'Let me be clear': These are politics' worst cliches
- Credit: AFP/Getty Images
If your internal bullshit detector has been sleeping on the job lately, it's time to wake up and smell Therese Coffey.
Eyebrows were raised when the work and pensions secretary advised newly unemployed cinema workers that they had “transferrable” skills suitable for work in care homes - because scooping up a 50/50 megabucket of sweet and salty popcorn in the time it takes for an XL Tango to pour is so similar to dealing with the complex needs of dementia patients!
Yet it was Therese’s reaction to the missing Covid cases which caused listeners of Radio 4’s Today programme to spit out their coffee(y). “We cannot change the past; we can only change the future,” she intoned, leaving a nation to ponder whether the minister had been watching too many overblown death scenes in Marvel movies or buying too many of those inspirational greetings cards with sunsets and rainbows on them.
“Remember that with great power comes great responsibility, and let your light shine so brightly that others can see their way out of the dark,” she will probably say next, ending with a defiant “Wakanda forever!”
You have to give Coffey some credit, though. It takes some doing to come out with the most nebulous political statement of the month when the competition includes your own boss advising the nation to “behave fearlessly with common sense”.
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Duly inspired, I asked TNE readers to name the meaningless political phrases which wind them up the most, together with the real meanings…
“Let me be very clear” Let me waste some time before answering your question with all the clarity of Rowley Birkin QC describing the Large Hadron Collider.
- 1 Pro-Brexit fishing campaigner says Boris Johnson's deal has left her with 'no fish'
- 2 Nigel Farage reminded of claim that 'acid test of Brexit' surrounds fishing after clip resurfaces
- 3 European parliament agrees to add British overseas territories to post-Brexit tax haven blacklist
- 4 Ed Miliband mocks Kwasi Kwarteng's 'road to Damascus conversion'
- 5 Telegraph columnist blames Angela Merkel for Brexit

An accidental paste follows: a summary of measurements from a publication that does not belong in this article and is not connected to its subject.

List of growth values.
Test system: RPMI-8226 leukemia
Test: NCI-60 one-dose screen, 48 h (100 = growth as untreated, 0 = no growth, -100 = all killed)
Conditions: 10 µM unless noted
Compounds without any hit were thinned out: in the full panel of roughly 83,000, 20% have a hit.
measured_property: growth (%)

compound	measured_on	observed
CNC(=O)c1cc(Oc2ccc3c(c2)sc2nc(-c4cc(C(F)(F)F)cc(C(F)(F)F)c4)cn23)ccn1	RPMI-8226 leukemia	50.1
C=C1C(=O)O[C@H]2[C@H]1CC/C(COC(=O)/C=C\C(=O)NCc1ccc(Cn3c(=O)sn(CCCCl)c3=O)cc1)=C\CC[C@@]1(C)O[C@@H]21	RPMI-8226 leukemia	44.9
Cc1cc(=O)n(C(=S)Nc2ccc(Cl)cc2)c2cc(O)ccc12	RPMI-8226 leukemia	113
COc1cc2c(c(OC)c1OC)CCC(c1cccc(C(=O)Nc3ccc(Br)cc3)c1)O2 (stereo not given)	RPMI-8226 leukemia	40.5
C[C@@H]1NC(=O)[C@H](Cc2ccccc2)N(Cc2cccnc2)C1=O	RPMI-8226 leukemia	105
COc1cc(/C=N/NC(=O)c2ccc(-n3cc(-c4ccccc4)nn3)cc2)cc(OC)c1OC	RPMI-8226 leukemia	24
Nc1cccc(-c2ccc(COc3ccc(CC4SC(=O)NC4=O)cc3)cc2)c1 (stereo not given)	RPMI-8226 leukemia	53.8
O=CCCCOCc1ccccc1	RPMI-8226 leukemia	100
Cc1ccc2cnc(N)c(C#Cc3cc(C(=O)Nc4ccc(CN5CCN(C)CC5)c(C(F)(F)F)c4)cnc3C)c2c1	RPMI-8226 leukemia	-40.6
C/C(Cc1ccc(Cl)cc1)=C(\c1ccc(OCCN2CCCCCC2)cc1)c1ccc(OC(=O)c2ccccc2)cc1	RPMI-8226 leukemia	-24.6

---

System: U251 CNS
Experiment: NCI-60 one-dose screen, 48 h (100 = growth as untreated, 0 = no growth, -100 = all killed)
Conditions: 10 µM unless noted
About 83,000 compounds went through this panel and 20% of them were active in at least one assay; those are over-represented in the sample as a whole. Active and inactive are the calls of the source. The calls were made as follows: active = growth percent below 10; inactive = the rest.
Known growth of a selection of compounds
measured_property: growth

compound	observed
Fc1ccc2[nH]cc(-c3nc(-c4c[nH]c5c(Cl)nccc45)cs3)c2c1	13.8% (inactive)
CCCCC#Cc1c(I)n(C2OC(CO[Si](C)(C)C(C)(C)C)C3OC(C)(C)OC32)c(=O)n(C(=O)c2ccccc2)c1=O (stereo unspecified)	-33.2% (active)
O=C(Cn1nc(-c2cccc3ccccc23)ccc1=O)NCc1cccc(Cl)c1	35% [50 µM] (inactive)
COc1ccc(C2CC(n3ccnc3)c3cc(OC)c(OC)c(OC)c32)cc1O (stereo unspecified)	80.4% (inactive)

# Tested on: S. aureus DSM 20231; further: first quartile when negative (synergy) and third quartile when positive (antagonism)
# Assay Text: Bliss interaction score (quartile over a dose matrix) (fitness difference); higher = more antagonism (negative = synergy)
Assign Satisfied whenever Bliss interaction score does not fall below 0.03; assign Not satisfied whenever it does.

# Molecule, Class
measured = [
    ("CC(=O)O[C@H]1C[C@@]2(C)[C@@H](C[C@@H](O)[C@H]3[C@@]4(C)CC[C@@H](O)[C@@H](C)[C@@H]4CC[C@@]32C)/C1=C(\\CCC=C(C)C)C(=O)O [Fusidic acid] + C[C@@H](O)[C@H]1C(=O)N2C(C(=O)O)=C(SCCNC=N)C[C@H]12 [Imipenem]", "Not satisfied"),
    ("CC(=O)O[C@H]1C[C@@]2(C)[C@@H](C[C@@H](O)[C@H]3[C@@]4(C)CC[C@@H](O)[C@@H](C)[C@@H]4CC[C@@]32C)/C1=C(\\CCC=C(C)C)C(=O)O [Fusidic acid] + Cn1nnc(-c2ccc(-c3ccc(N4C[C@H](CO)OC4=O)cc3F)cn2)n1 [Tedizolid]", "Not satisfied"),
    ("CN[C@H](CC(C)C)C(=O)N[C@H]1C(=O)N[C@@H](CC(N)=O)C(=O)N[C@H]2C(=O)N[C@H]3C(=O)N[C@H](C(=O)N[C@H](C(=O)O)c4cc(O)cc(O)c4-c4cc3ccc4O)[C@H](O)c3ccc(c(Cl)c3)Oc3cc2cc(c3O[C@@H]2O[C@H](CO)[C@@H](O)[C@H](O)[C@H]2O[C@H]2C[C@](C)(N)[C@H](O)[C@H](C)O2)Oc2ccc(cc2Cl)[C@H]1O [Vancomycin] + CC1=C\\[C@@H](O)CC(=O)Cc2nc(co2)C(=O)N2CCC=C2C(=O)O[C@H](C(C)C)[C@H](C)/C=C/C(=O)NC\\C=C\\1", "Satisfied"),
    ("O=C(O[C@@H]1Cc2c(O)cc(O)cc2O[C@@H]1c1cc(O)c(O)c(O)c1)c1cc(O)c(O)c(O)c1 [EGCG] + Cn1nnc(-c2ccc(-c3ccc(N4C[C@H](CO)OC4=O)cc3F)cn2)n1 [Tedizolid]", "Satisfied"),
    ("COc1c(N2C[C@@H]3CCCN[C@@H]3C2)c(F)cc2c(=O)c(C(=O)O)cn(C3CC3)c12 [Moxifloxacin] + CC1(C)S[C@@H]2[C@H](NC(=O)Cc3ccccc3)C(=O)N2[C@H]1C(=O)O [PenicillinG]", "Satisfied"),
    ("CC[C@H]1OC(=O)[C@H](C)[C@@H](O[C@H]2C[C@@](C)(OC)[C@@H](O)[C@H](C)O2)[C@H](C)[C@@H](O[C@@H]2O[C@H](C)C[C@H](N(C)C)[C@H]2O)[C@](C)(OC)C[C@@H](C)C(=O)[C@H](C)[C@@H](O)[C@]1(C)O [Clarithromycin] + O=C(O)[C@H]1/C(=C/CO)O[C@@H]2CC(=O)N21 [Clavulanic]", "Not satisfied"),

- 6 Piers Morgan causes hilarity with 'Priti Patel with a brain' jibe
- 7 Backlash over Tory MP receiving Covid-19 vaccine despite not being classed as vulnerable
- 8 Brussels to launch campaign teaching younger Britons about the EU
- 9 SNP MP asks Priti Patel why she has not stood down following UK border comments
- 10 Boris Johnson to visit Scotland this week in attempt to shore up the union
“I don’t want to pre-empt what the prime minister will say later” He hasn’t thought of it yet.
“We are where we are” Up shit creek, paddle-free.
“We have a raft of ideas” It's just behind us on the same creek, taking in water.
“I’m glad you asked me that” You bastard.
“With all due respect…” With zero respect.
“We’re introducing a package of measures” We’ve welded together a load of sub-prime guff to give the appearance of a coherent whole, like one of those groups on Little Mix: The Search.
“No-one could have predicted this” Except the people who predicted this.
“I’m sorry if...” I’m not sorry.
“Absolutely” Absolutely not.
“Now is not the time to answer that” The correct time to answer that? Thirteen o’clock on the twelfth of never.
“We’re ramping up” We’re starting to do that thing we said we’d started doing ages ago.
“Let’s face the future” Much better than facing the music.
“I think we should put this behind us and move on” Christ, I think we clipped that cyclist! Drive off quickly!
“Let’s not play the blame game” Really hope we don’t get arrested for hitting that cyclist.
“Politics is a team sport” Officer, my colleagues are to blame for hitting that cyclist.
"This is a time for quiet reflection" Enjoy prison, suckers!
“We are all in this together” And by “we” I mean “you”.
“They must learn to stand on their own two feet” They’re screwed.
“The fact of the matter is…” None of what I’m about to say is fact, and I’ve decided that doesn’t matter.
“Our long-term economic plan” Stick around for a few decades and everything will be great, trust me.
“I will be judged on my record” As long as that record is Kind Of Blue by Miles Davis, I’ll be fine
“We are listening” Mostly to Kind Of Blue by Miles Davis.
“I don’t intend to give a running commentary” Stop asking me to tell the truth.
“We will fight fire with fire” Dom says it's so much more effective than water.
“I’m deeply concerned” Principally for my job.
“We’re facing some difficult choices” To be fair, they're difficult for you, not me.
“There is no magic money tree” Apart from the one at the bottom of Rishi’s garden.
“I’ve met ordinary people up and down the country” One was a member of my party who lives in Newcastle; the other was a member of my party who lives in Newquay.
“What people on the ground are saying...” I know this because I knocked them to the ground myself.
“The opposition are sniping from the sidelines” Can you believe they’re having the temerity to oppose!
“These are not ordinary times” Although I also said this in ordinary times.
“World-beating” We have beaten the rest of the world at incompetence.
“Lessons will be learned” First lesson: Don’t get caught next time.
“At the end of the day…” Is when I’ll be free of this troublesome interview/speech, relaxing with a Scotch while you’re back in your hovel eating beans.
“We can’t change the past; we can only change the future” Stop focusing on all the things we did badly before and let us get on with doing them badly in the years to come!
- Is there a political cliche that you hate? Email me at firstname.lastname@example.org
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